Ubuntu’s default icon theme hasn’t changed much in almost 5 years, save for the odd new icon here and there. If you’re tired of how it looks we’re going to show you a handful of gorgeous alternatives that will easily freshen things up.
Do feel free to share links to your own favourite choices in the comments below.
Captiva is a relatively new icon theme that even the least bling-prone user can appreciate.
Made by DeviantArt user ~bokehlicia, Captiva shuns the 2D flat look of many current icon themes for a softer, rounded look. The icons themselves have an almost material or textured look, with subtle drop shadows and a rich colour palette adding to the charm.
It doesn’t yet include a set of its own folder icons, and will fallback to using elementary (if available) or stock Ubuntu icons.
To install Captiva icons in Ubuntu 14.04 LTS and above add the official PPA. How? By opening a new Terminal window and entering the following commands:
sudo add-apt-repository ppa:captiva/ppa
sudo apt-get update && sudo apt-get install captiva-icon-theme
Or, if you’re not into software source cruft, by downloading the icon pack direct from the DeviantArt page. To install, extract the archive and move the resulting folder to the ‘.icons‘ directory in Home.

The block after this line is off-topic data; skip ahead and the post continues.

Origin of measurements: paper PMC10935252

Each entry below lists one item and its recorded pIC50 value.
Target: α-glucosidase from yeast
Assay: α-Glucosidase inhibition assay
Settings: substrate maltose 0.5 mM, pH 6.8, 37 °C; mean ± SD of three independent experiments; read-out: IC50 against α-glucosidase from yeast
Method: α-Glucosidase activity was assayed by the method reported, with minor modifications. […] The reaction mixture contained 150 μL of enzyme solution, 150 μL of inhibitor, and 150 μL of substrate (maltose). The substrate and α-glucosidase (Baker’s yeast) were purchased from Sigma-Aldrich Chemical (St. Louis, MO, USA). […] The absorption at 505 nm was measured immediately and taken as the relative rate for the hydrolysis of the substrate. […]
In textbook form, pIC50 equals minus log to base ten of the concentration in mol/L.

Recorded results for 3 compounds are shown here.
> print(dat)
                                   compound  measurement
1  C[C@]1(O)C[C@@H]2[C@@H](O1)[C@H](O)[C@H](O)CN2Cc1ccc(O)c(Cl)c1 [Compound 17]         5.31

However you choose to install it, you’ll need to apply this (and every other theme on this list) using a utility like Unity Tweak Tool.
After something a bit angular? Check out Square Beam. It offers a more imposing visual statement than other sets on this list, with electric colours, harsh gradients and stark iconography. It claims to have more than 30,000 different icons (!) included (you’ll forgive me for not counting) so you should find very few gaps in its coverage.
Moka & Faba
The Moka icon suite needs little introduction. In fact, I’d wager a good number of you are already using it
With pastel colours, soft edges and simple icon artwork, Moka is a truly standout and comprehensive set of application icons. It’s best used with its sibling, Faba, which Moka will inherit to fill in all the system icons, folders, panel icons, etc. The combined result is…well, you’ve got eyes!
For full details on how to install on Ubuntu head over to the official project website, link below.
Last on our list, but by no means least, is Compass. This is a true adherent to the ‘2D, two-tone’ UI design right now. It may not be as visually diverse as others on this list, but that’s the point. It’s consistent and uniform and all the better for it — just check out those folder icons!
It’s available to download and install manually through GNOME-Look (link below) or through the Nitrux Artwork PPA:
sudo add-apt-repository ppa:nitrux/nitrux-artwork
sudo apt-get update && sudo apt-get install compass-icon-theme